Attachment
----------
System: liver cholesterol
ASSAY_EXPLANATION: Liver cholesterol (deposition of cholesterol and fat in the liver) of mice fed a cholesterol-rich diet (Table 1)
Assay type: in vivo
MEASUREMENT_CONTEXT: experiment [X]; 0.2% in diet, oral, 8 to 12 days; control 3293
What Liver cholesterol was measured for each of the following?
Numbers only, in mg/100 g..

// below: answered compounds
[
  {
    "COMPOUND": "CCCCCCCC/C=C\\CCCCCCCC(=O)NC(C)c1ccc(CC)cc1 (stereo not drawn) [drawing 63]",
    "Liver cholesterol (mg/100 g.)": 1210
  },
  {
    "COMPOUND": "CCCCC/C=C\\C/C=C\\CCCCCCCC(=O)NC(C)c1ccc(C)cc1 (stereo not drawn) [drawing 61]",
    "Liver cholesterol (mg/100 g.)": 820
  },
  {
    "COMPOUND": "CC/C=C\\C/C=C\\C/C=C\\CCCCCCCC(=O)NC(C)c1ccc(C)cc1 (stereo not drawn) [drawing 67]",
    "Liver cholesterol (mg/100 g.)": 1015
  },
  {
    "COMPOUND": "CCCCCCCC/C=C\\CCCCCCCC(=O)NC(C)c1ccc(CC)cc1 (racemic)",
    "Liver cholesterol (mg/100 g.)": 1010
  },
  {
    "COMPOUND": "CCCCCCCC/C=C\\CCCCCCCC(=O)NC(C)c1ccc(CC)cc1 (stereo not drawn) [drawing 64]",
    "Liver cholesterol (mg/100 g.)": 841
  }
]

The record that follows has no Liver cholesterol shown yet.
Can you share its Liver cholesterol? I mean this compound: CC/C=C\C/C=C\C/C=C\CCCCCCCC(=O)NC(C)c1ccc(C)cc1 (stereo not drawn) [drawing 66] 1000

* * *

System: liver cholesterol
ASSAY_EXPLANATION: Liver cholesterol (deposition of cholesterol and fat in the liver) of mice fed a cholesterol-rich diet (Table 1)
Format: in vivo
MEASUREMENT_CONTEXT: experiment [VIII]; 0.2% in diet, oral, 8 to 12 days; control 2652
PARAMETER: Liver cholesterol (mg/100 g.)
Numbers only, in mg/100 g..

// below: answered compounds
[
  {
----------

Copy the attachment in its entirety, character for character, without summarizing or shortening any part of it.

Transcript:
System: liver cholesterol
ASSAY_EXPLANATION: Liver cholesterol (deposition of cholesterol and fat in the liver) of mice fed a cholesterol-rich diet (Table 1)
Assay type: in vivo
MEASUREMENT_CONTEXT: experiment [X]; 0.2% in diet, oral, 8 to 12 days; control 3293
What Liver cholesterol was measured for each of the following?
Numbers only, in mg/100 g..

// below: answered compounds
[
  {
    "COMPOUND": "CCCCCCCC/C=C\\CCCCCCCC(=O)NC(C)c1ccc(CC)cc1 (stereo not drawn) [drawing 63]",
    "Liver cholesterol (mg/100 g.)": 1210
  },
  {
    "COMPOUND": "CCCCC/C=C\\C/C=C\\CCCCCCCC(=O)NC(C)c1ccc(C)cc1 (stereo not drawn) [drawing 61]",
    "Liver cholesterol (mg/100 g.)": 820
  },
  {
    "COMPOUND": "CC/C=C\\C/C=C\\C/C=C\\CCCCCCCC(=O)NC(C)c1ccc(C)cc1 (stereo not drawn) [drawing 67]",
    "Liver cholesterol (mg/100 g.)": 1015
  },
  {
    "COMPOUND": "CCCCCCCC/C=C\\CCCCCCCC(=O)NC(C)c1ccc(CC)cc1 (racemic)",
    "Liver cholesterol (mg/100 g.)": 1010
  },
  {
    "COMPOUND": "CCCCCCCC/C=C\\CCCCCCCC(=O)NC(C)c1ccc(CC)cc1 (stereo not drawn) [drawing 64]",
    "Liver cholesterol (mg/100 g.)": 841
  }
]

The record that follows has no Liver cholesterol shown yet.
Can you share its Liver cholesterol? I mean this compound: CC/C=C\C/C=C\C/C=C\CCCCCCCC(=O)NC(C)c1ccc(C)cc1 (stereo not drawn) [drawing 66] 1000

* * *

System: liver cholesterol
ASSAY_EXPLANATION: Liver cholesterol (deposition of cholesterol and fat in the liver) of mice fed a cholesterol-rich diet (Table 1)
Format: in vivo
MEASUREMENT_CONTEXT: experiment [VIII]; 0.2% in diet, oral, 8 to 12 days; control 2652
PARAMETER: Liver cholesterol (mg/100 g.)
Numbers only, in mg/100 g..

// below: answered compounds
[
  {